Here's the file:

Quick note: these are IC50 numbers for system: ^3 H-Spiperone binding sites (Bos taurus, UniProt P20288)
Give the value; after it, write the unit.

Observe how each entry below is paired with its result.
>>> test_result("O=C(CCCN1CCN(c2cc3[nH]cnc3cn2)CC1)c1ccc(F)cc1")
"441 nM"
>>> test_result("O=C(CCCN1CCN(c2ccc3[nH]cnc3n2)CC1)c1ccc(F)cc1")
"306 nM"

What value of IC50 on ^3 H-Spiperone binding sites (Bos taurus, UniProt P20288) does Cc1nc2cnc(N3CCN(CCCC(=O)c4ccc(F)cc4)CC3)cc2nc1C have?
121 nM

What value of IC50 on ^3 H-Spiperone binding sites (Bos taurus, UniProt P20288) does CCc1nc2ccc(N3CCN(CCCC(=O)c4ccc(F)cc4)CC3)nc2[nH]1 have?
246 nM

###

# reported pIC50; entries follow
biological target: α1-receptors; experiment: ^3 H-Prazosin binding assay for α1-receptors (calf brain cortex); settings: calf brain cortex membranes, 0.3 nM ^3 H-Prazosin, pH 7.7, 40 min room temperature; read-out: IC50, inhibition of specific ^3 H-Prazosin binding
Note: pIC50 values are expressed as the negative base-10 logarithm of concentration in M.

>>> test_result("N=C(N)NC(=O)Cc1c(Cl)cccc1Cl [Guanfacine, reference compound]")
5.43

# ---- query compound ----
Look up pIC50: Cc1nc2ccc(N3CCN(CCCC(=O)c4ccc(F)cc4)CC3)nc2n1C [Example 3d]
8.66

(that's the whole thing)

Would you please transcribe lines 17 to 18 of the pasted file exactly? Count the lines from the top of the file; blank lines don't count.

5.43

# ---- query compound ----